Sunday, March 15, 2015

How To Make Most Out Of My New Podcast

At the end of this February, I launched a podcast for students of Russian. The podcast is in Russian. Each episode lasts five minutes and is dedicated to one selected topic. I think the podcast would be most helpful for intermediate and advanced students, but beginners can also enjoy it.

How can one work with the podcast to make most out of it? I recommend to take the following steps:
  1. Listen to an episode from the beginning to the end; don’t stop playing the audio file even if you can’t understand the majority of the words. Let your ear get accustomed to the sounds of the Russian speech and Russian intonations; listen to it as if you are listening to instrumental music.
  2. Go to my blog where I publish the full texts of each episode; read the text and make a rough translation. At this point, it is fine not to translate each word, but rather to grasp what each paragraph or sentence is about.
  3. Listen to the episode again and read along, trying to follow the text while listening.
  4. If you have some extra time, write down the words that you think are useful and important, add them to your flash cards (if you use ones).
  5. Listen to the episode again. Pause after each sentence or paragraph and repeat after me at your speed.
FAQ about my podcast:

Q: You are reading too fast, could you please read a little bit slower?
I believe, artificially slowed audio recordings are not that helpful. My reading flows at the natural pace. This is what you have to cope with if you try to listen to the Russian radio broadcasting or watch movies in Russian. Don’t get frustrated if you feel that this task is very challenging for you. It’ll get easier and easier with every new episode. Also, you can always repeat the episode and read the text, so work with the audio file in the manner you would work with a multimedia language course. The only difference is that slower recordings can’t prepare you for the real life conversation, while my podcast can.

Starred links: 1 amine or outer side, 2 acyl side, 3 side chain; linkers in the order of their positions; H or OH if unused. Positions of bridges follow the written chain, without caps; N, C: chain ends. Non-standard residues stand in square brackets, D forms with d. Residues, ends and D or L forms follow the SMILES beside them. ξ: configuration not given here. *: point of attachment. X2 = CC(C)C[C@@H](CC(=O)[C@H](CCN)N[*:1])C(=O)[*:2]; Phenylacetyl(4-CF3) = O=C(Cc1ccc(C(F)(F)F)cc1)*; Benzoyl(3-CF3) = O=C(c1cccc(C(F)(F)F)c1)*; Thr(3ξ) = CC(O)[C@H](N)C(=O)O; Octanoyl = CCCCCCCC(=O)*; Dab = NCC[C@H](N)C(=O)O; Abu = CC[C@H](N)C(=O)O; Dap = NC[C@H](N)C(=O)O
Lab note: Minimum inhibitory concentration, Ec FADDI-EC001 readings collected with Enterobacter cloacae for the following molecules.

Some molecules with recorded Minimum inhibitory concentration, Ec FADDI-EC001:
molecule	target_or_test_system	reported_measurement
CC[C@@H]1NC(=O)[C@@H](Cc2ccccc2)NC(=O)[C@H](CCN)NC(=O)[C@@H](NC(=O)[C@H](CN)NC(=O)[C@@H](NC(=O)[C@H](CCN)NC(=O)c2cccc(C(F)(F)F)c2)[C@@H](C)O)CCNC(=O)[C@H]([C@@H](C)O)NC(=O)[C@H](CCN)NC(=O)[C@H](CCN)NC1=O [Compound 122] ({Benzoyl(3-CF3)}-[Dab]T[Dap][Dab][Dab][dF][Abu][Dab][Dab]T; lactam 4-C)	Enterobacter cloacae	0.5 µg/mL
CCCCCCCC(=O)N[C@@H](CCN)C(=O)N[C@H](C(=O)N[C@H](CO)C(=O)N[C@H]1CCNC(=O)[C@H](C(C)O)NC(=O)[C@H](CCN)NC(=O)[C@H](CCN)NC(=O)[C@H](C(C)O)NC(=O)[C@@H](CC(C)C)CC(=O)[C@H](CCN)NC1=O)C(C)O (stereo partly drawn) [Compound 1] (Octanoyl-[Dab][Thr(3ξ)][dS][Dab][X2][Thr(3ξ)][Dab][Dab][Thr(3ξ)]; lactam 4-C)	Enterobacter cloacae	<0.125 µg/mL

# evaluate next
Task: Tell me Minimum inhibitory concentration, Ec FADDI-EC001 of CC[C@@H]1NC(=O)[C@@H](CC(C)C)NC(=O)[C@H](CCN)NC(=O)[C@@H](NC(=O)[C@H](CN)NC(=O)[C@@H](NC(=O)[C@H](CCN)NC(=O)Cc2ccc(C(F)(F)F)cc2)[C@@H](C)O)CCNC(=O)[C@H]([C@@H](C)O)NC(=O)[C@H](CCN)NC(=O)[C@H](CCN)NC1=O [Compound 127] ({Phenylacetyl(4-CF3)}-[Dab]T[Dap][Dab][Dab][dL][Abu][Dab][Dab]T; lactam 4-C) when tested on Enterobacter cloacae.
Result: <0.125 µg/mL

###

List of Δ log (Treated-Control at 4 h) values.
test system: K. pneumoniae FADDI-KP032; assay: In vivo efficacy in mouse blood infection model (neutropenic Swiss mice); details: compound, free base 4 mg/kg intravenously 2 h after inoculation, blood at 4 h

Q: Why five minutes?
Because I think, it is just right: not too long, so you can work with each episode without being overloaded with new words, and it is not too short, so I can tell a story in each episode.

Q: Is your pronunciation standard? Or do you have any accent?
My pronunciation is standard. Probably, I have some slight Siberian accent - my vowels are a little bit shorter than those of people from Moscow. However, I have a few years of experience in working at a Russian radio station, so I was trained to articulate sounds properly when recording.

Q: Do you use simplified Russian?
No, I use normal Russian. I try to simplify sentences and not to use too complex syntax structures, but the vocabulary in my podcast is just normal.

Q: Where do you record your podcast?
In my home studio. All the credits regarding sound engineering go to my multi-talented husband. Music jingles are made by my good friend and aspiring musician Chris Ferguson.